The global pharmaceutical policy landscape has undergone seismic shifts in the last two years. Post-pandemic budgetary pressures, coupled with the need to generate revenue for other priorities, have compelled policymakers to tighten the financial screws on the industry.

Examples of these headwinds include the Inflation Reduction Act (IRA) in the U.S., Financial Stabilization Act in Germany, doubling of the VPAS ratein the UK, and the proposed update of the EU general pharmaceutical legislation.

The regulatory scrutiny and belt-tightening are here to stay. Moreover, the turbocharged 2024 electoral cycle in key markets promises to add fuel to the fire:

  • Brace for more U.S. Congressional hearings, while dealing with the regulators regarding the first tranche of IRA-mandated price negotiations.  
  • Be prepared for tough negotiations with NHS on rebates, all while the government defendsits health record during the upcoming general elections. 
  • Expect EU MEPs to make inequitable access to medicines across Europe a campaign issue. Following the parliamentary elections, expectations are they will swiftly finalize the pharmaceutical legislation, albeit with most of the problematic provisions around reduced regulatory data protection intact.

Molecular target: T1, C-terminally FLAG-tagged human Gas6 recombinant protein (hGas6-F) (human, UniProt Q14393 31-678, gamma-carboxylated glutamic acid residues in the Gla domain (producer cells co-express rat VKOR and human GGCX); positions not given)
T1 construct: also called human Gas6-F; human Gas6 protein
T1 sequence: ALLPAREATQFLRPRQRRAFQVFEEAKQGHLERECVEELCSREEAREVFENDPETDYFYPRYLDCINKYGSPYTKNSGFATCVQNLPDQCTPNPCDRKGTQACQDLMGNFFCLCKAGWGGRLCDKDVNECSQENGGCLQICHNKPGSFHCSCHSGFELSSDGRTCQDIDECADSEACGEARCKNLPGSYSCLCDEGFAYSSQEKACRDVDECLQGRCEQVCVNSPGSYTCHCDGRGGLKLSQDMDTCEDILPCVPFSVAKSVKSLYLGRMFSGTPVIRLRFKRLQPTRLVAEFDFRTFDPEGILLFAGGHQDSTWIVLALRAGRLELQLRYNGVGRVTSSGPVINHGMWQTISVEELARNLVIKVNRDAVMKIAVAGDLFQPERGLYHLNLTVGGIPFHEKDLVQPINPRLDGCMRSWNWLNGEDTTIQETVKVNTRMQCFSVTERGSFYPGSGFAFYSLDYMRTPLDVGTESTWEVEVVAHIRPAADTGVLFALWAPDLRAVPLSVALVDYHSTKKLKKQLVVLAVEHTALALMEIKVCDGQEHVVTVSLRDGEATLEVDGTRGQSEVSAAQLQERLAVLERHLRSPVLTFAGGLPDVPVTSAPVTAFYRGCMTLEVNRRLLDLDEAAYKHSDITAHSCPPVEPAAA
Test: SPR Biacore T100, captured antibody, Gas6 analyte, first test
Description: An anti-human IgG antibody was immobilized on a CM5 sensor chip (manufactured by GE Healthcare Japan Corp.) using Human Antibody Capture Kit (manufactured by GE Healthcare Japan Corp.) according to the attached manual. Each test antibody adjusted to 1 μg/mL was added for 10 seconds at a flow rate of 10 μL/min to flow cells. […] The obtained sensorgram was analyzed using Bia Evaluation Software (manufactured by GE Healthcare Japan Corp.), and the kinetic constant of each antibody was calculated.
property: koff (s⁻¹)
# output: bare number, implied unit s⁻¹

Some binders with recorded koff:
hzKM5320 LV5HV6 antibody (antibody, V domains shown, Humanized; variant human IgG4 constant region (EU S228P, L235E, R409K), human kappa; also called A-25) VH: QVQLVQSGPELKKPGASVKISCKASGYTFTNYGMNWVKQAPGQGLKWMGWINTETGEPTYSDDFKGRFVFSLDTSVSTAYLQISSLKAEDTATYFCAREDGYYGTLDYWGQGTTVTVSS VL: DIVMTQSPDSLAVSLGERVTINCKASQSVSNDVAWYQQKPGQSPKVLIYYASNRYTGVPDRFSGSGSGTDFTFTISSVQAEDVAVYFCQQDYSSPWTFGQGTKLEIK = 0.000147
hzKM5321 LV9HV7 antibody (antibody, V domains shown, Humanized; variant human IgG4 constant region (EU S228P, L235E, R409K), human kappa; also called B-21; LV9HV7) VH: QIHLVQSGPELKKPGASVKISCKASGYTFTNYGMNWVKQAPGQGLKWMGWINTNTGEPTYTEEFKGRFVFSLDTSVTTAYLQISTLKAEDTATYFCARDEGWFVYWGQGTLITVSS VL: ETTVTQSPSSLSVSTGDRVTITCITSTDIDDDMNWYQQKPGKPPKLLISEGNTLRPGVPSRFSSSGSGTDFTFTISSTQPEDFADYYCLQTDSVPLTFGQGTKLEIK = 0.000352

In a world where the appetite to pay for medicines is diminishing, the industry must adopt these three strategies to navigate this challenging environment and secure long-term success.

Quantify and Humanize the Impact on Innovation

While the industry has voiced concerns about the negative impact of these policies, it must communicate simply, straightforwardly, and persuasively. Critics accuse the industry of inflating the impactand engaging in hyperbole. Hence, the message that “price controls will result in fewer medicines for current and future patients” needs to be substantiated and echoed by stakeholders such as patient advocacy groups for it to be impactful.

Rethink and Amplify the Value Proposition

Companies should reconsider how they define their value proposition. Shortening a product’s economic lifecycle will likely exert downward pressure on research and development (R&D), pipeline growth, and competitive positioning. To continue attracting new investment, companies must persuade investors that they are worth backing.

Lean In and Take a Position

The days of relying solely on associations to address policy and regulatory challenges on behalf of industry are gone. Stakeholders, including policy and policy-adjacent audiences, patient advocacy groups, media, and investors, now expect industry leaders to take charge. Being proactive and articulating alternatives that address patient access concerns while promoting innovation is important. Companies that fail to shape their own narrative risk having it defined for them.

About the Author:

Aneeb leads the health policy and patient engagement team, advising clients on strategic communication and corporate reputation strategies from a global public affairs, value & access and advocacy standpoint. His background is in politics and healthcare policy with vast experience working in the US and Europe. He is based in London.